“Sarva Dharman Parithyajya Mamekam Saranam Vraja Ahamthwa Sarwa Papebhyo Mokshayishyami Ma Suchaha” (18-66): (which means, Give up all your rights and duties. Have trust in me and surrender completely. I will relieve you from all the sins and give you salvation).
Accordingly, Athri Maharshi reaches Brindaranya and meets King Sumathy. Sumathy is pleased with the Divya Mangala image of Sri Parthasarathy Swamy brought by Athri Maharshi and offers his worship. Thus this idol enshrined as the central figure in the sanctum sanctorum is being worshipped as “Sri Venkatakrishna Swamy”.
Shrines in the temple
The temple has icons of five forms of Vishnu: Yoga Narasimha, Rama, Gajendra Varadaraja, Ranganatha and Krishna as Parthasarathy. The temple is one of the oldest structures in Chennai. There are also shrines for Vedavalli Thayar, Andal, Hanuman, Alvars, Ramanuja, Swami Manavala Mamunigal (15th century saint and proponent of Vaishnava philosophy) and Vedanthachariar ( 14th century saint and proponent of Vaishnava philosophy) in this temple.
There is a separate shrine within the main shrine for Sri Ranganatha who is reclining on Adi Sesha and facing East with his consorts and Brahma in the naval. There are two other images in that shrine one is Sri Narasimha and the other is Sri Varaha facing each other north and south.
A separate shrine is built for Sri Vedavalli Thayar facing East on the right side of the Parthasarathy shrine. Gajendra Varada shrine is located on the left side of Sri Vedavalli Thayar shrine. He is seated on Garuda with discus and conch on both right and left hands respectively.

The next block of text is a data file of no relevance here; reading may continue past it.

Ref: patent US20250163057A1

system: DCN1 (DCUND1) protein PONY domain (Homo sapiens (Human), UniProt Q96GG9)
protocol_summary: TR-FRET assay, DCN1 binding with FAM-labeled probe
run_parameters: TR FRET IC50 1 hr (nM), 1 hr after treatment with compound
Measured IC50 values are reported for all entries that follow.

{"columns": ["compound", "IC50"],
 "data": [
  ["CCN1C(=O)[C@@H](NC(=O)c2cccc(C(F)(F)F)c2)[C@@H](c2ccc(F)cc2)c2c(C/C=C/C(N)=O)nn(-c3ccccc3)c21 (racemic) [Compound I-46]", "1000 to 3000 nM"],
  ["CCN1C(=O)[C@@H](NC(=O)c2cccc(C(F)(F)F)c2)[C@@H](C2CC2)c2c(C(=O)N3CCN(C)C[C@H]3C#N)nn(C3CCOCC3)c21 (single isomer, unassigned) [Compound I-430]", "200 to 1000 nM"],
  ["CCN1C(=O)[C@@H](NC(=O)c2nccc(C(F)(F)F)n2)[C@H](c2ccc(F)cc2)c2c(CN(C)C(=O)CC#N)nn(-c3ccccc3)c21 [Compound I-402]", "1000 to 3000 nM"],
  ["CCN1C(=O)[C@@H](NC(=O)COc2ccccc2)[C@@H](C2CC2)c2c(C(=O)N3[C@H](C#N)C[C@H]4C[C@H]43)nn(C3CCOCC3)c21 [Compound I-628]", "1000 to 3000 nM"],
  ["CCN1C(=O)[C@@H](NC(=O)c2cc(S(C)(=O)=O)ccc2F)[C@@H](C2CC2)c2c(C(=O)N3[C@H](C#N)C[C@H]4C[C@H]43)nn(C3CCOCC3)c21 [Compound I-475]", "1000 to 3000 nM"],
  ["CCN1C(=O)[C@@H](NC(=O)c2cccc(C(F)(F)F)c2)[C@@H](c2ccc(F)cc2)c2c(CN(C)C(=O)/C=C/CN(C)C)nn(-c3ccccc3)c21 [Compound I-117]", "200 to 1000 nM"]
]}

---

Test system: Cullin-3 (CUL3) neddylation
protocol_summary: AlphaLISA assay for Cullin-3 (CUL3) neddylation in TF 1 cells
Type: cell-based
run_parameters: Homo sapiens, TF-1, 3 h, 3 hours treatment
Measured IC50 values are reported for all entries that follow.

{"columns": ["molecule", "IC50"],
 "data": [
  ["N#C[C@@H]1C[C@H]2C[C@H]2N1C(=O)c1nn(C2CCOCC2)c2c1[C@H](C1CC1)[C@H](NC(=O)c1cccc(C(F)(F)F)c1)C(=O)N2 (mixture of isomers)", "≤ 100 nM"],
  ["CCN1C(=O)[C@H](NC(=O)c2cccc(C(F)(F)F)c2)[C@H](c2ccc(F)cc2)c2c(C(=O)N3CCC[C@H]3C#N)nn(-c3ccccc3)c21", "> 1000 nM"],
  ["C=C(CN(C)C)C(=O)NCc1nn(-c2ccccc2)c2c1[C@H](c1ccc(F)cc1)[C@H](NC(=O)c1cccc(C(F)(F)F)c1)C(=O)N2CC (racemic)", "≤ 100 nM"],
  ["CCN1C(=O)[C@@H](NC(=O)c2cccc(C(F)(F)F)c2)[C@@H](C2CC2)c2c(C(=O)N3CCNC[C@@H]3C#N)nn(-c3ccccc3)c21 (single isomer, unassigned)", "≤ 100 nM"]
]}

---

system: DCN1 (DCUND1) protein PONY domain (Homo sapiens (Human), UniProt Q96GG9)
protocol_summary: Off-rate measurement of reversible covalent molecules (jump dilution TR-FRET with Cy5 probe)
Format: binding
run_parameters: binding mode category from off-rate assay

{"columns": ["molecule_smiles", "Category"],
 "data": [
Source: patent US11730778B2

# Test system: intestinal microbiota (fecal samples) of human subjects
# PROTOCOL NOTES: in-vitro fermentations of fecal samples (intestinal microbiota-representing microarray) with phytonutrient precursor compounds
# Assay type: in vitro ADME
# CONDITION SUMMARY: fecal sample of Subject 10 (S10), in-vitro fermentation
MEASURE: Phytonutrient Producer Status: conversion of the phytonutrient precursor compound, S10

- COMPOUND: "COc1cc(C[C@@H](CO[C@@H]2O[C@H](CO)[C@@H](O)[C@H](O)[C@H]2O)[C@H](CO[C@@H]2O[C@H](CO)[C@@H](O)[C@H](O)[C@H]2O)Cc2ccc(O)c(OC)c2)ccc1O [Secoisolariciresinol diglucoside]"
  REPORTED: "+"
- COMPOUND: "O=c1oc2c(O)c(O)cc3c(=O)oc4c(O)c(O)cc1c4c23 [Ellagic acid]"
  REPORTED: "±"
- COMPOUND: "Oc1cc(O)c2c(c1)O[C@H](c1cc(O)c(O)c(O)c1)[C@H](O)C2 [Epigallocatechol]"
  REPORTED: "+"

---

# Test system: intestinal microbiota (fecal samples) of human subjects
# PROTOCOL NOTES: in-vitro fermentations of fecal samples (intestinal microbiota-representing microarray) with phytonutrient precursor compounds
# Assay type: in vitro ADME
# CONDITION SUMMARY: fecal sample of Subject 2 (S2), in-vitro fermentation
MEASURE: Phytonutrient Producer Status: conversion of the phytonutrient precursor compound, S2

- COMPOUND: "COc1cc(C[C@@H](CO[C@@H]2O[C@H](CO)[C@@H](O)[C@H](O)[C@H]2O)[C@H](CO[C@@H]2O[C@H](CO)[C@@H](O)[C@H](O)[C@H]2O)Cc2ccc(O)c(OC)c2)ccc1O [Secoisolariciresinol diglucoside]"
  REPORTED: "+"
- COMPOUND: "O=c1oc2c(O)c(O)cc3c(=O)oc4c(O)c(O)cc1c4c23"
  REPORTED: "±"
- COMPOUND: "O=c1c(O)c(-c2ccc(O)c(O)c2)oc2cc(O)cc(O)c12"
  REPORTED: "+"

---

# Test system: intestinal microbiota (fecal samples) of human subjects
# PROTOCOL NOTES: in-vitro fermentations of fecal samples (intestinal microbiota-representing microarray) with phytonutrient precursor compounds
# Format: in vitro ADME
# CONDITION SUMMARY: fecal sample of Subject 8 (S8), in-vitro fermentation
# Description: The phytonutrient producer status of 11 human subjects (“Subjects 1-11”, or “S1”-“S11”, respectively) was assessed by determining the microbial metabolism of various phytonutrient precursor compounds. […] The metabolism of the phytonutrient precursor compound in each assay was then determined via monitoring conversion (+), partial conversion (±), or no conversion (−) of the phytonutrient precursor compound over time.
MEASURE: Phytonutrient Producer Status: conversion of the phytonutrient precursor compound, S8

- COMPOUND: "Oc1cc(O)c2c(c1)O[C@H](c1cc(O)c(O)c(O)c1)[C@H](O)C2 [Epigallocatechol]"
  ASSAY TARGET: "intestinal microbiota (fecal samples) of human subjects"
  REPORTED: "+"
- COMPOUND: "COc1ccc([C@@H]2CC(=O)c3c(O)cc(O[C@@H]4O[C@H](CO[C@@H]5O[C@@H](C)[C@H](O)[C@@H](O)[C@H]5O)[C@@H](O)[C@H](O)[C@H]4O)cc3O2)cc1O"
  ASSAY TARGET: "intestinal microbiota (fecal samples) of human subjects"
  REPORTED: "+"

There is a separate shrine for Sri Thellia-Singa-Perumal (Sri Narasimha Swamy) in this temple facing west, behind Sri Parthasarathy swamy shrine. Yoga Narasimhaswamy is the name of Moolavirat and the Uthsava Vigraha is worshipped as Azhagiasinger or Thelliasingaperumal. He has a separate flag mast (dwajasthambam). Thus, there are separate entrances and Dwajastambhas for the Parthasarathy and Yoga Narasimha shrines in this temple.
A separate shrine is built within the temple facing South for Sri Rama with his brothers Bharatha, Satrughna, Lakshmana and his consort Maithilli (Sita). Opposite to this shrine Sri Hanuman is installed in a separate small shrine. A separate shrine is built for Sri Andal-the incarnation of Bhu devi
This temple has the uniqueness of celebrating two Bharmostavams every year, one for Bhagwan Parthasarathy and one for Bhagwan Narasimha Swamy. Float festival is held for seven days in the month of magha (tamil month masi), three days for Bhagwan Parthasarathy and one each of Sri Narasimhaswamy, Sri Ranganatha, Sri Rama and Sri Gajendra Varatha.
As there are festivals held for each deity of this temple there are celebrations throughout the year. The recitation of 4,000 hymns of the Alwars known as Nalayira Divya Prabandham is a tradition preserved in this temple for generations.
Subramanya Bharathiar, the legendary Tamil poet and freedom fighter was struck by an elephant at the temple, whom he used to feed regularly. Although he survived the incident, a few months later his health deteriorated and he died.
Swami Vivekananda, is a devotee of Bhagwan Parthasarathy. In one of his letters in the year 1893 to his disciple Alasinga, he writes ‘Take a bow before Lord Parthasarathy of Thiruvallikeni and give an undertaking before Him of a great sacrifice, one of a whole life for the poor, the lowly and the oppressed – for whom Lord Parthasarathy comes from time to time and whom he loves above all.’ One can find this letter to his disciple inscribed in one of the walls at temple corridor.
The temple is located at the heart of Chennai city near the seashore (Bay of Bengal) and the famous Marina Beach is around 1 KM from this temple.